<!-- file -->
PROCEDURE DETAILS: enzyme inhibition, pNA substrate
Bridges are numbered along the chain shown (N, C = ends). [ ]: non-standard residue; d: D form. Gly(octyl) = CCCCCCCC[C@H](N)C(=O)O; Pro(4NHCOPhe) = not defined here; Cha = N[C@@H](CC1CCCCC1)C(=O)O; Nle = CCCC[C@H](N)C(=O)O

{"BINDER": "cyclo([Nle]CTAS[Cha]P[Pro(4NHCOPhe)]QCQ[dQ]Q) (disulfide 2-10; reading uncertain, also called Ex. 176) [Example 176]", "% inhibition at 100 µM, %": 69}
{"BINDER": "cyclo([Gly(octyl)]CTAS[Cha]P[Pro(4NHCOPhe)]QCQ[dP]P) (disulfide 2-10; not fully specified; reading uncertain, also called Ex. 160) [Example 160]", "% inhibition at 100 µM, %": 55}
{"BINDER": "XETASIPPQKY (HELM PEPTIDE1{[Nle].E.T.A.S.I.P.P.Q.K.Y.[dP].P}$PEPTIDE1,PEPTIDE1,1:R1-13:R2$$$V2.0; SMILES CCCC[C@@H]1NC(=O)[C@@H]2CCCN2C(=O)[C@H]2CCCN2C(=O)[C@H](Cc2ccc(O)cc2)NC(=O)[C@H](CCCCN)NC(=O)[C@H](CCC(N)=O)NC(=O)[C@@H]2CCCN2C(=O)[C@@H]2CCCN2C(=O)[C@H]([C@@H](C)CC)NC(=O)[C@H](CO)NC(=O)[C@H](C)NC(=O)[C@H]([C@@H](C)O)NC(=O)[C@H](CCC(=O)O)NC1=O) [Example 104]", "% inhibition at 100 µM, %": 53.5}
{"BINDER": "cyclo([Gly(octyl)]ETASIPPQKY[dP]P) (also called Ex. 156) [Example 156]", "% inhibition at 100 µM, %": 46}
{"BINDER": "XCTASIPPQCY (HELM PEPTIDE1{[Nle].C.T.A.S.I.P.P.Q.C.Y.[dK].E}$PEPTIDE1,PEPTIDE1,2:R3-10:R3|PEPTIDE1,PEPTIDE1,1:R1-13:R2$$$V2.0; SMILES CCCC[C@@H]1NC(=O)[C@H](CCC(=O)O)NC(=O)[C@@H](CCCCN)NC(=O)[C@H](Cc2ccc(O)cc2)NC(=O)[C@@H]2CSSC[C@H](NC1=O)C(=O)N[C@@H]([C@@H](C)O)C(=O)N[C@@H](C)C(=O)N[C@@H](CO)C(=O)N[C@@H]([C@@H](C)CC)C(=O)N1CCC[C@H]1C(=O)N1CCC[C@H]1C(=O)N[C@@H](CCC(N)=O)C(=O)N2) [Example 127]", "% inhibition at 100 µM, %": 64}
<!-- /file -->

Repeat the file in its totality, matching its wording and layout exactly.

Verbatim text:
PROCEDURE DETAILS: enzyme inhibition, pNA substrate
Bridges are numbered along the chain shown (N, C = ends). [ ]: non-standard residue; d: D form. Gly(octyl) = CCCCCCCC[C@H](N)C(=O)O; Pro(4NHCOPhe) = not defined here; Cha = N[C@@H](CC1CCCCC1)C(=O)O; Nle = CCCC[C@H](N)C(=O)O

{"BINDER": "cyclo([Nle]CTAS[Cha]P[Pro(4NHCOPhe)]QCQ[dQ]Q) (disulfide 2-10; reading uncertain, also called Ex. 176) [Example 176]", "% inhibition at 100 µM, %": 69}
{"BINDER": "cyclo([Gly(octyl)]CTAS[Cha]P[Pro(4NHCOPhe)]QCQ[dP]P) (disulfide 2-10; not fully specified; reading uncertain, also called Ex. 160) [Example 160]", "% inhibition at 100 µM, %": 55}
{"BINDER": "XETASIPPQKY (HELM PEPTIDE1{[Nle].E.T.A.S.I.P.P.Q.K.Y.[dP].P}$PEPTIDE1,PEPTIDE1,1:R1-13:R2$$$V2.0; SMILES CCCC[C@@H]1NC(=O)[C@@H]2CCCN2C(=O)[C@H]2CCCN2C(=O)[C@H](Cc2ccc(O)cc2)NC(=O)[C@H](CCCCN)NC(=O)[C@H](CCC(N)=O)NC(=O)[C@@H]2CCCN2C(=O)[C@@H]2CCCN2C(=O)[C@H]([C@@H](C)CC)NC(=O)[C@H](CO)NC(=O)[C@H](C)NC(=O)[C@H]([C@@H](C)O)NC(=O)[C@H](CCC(=O)O)NC1=O) [Example 104]", "% inhibition at 100 µM, %": 53.5}
{"BINDER": "cyclo([Gly(octyl)]ETASIPPQKY[dP]P) (also called Ex. 156) [Example 156]", "% inhibition at 100 µM, %": 46}
{"BINDER": "XCTASIPPQCY (HELM PEPTIDE1{[Nle].C.T.A.S.I.P.P.Q.C.Y.[dK].E}$PEPTIDE1,PEPTIDE1,2:R3-10:R3|PEPTIDE1,PEPTIDE1,1:R1-13:R2$$$V2.0; SMILES CCCC[C@@H]1NC(=O)[C@H](CCC(=O)O)NC(=O)[C@@H](CCCCN)NC(=O)[C@H](Cc2ccc(O)cc2)NC(=O)[C@@H]2CSSC[C@H](NC1=O)C(=O)N[C@@H]([C@@H](C)O)C(=O)N[C@@H](C)C(=O)N[C@@H](CO)C(=O)N[C@@H]([C@@H](C)CC)C(=O)N1CCC[C@H]1C(=O)N1CCC[C@H]1C(=O)N[C@@H](CCC(N)=O)C(=O)N2) [Example 127]", "% inhibition at 100 µM, %": 64}